MONROE, CT — Inland Wetlands Commissioners hired Russell Dirienzo to serve as its consultant to help them understand the environmental data and sampling for a massive wetlands restoration project in the Pepper Street Business Park.
Dirienzo, a licensed environmental professional, is principal geologist and associate vice president of Arcadis, a Sandy Hook firm. He will be paid a lump sum of $9,500 for his work, which must be delivered to Monroe’s land use department by Nov. 12.
Arnold Karp, the owner of the property at 64 Cambridge Drive and 4 Independence Drive, is proposing an ambitious plan to restore the site and prepare it for development. An estimated 75,575 truck loads of material will be needed to fill a massive hole left by the previous owner, a process that could take up to 10 years.
During the commission’s meeting Wednesday, Vice Chairwoman Lois Spence said Arcadis and a representative of another firm that expressed interest, Weston & Sampson, are both qualified, but she was impressed with Dirienzo’s familiarity with Monroe.
The decision was close, with Chairman Keith Romano and commissioner, B.J. Hall, leaning toward Weston & Sampson. But the majority of the commission, 4 to 2, wanted to go with Arcadis.
The Inland Wetlands Commission’s next meeting is Nov. 18, when an intervenor on the application will finish his presentation. Attorney Joel Z. Green represents Peter Metropoulos as trustee to The Thomas C. and Stella Maganas 1988 Family Trust, the owner of 36 Timothy Hill Road, as the intervenor.
Green started the presentation on behalf of his client Wednesday night.
Natural dirt vs. clean fill
Karp, who owns the properties as Astro Land Holdings LLC and Spacely Land Holdings LLC, invited town land use members and the intervenor to a site walk in September. The industrial site includes the properties of 64 Cambridge Drive, which is over 53 acres, and 4 Independence Drive, which is nearly 19 acres.
A deep rocky impression left from the old graveling operation is on the north of the property. A dirt driveway on one side leads down to the center, which is partially filled with water.
Kevin Solli, the civil engineer for the project, explained how they want to raise the level of soil above it, so stormwater drains back into the wetlands system.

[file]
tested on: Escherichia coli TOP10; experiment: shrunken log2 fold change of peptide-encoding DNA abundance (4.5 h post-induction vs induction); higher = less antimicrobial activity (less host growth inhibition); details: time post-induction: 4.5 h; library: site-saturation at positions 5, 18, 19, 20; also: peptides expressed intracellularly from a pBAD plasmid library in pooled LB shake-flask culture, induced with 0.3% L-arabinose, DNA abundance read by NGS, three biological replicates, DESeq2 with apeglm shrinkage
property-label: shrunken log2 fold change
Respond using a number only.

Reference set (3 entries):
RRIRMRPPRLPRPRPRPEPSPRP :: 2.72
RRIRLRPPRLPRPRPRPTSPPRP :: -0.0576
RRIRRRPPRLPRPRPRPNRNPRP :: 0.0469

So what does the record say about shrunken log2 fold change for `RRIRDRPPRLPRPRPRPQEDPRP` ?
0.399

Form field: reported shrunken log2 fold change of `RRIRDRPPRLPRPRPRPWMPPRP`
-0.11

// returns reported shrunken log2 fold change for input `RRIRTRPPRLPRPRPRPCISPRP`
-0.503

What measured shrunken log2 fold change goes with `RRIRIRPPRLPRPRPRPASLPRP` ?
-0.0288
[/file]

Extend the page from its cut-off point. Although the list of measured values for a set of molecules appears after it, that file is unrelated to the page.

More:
The intervenor is concerned over the fill that will be used, because water would run through it in an area near Aquarian Water Co. watershed property, which supplies public drinking water.
Green said the state definition of clean fill, that the developer wants to use, allows solid waste such as construction debris and asphalt millings — no smaller than four inch chunks. The intervenor wants the 980,000 cubic yards of fill to consist of natural dirt instead.
Evan Glass, president and senior hydrogeologist of ALTA Environmental Corporation in Colchester, was hired by the intervenor. He said piles of asphalt fragments, smaller than the allowable size, were in plain view during the site walk. Rebar and painted cinderblocks, which also do not meet the definition of clean fill were also on the site, he said.
Glass praised the goal of restoring wetlands, but expressed concern over water quality.
The Connecticut Department of Energy and Environmental Protection only inspects in response to complaints of violations, and by then it could be too late, according to Glass.
If the town wants to ensure there is proper quality control for the project, Glass recommends hiring a site monitor. He also suggested looking into DEEP’s Licensed Environmental Professional (LEP) Program.
“The LEP Verification Audit Program has been established to ensure that the opinions (“verifications”) of the LEP are based on an appropriate understanding of the environmental conditions of the site and that the verification is in compliance with all applicable statutes and regulations, including the RSRs (Remediation Standard Regulations),” according to the State of Connecticut’s website.
Years of excavation
David Bjorklund, a licensed engineer and president of Spath-Bjorklund Associates, one of the experts hired by the intervenor, showed a series of Google Earth photos, and one satellite image, from 2015 through 2020.
Bjorklund, who was on the property in 1990, before quarry activities took place, said the property looked a lot different.
The Google Earth photos showed areas of extensive excavations below the water table, which, with the exception of the large hole to the north, have since been completely filled in
Bjorklund said there needs to be soil testing in these areas to ensure the fill is DEEP approved and will not cause pollution in the future.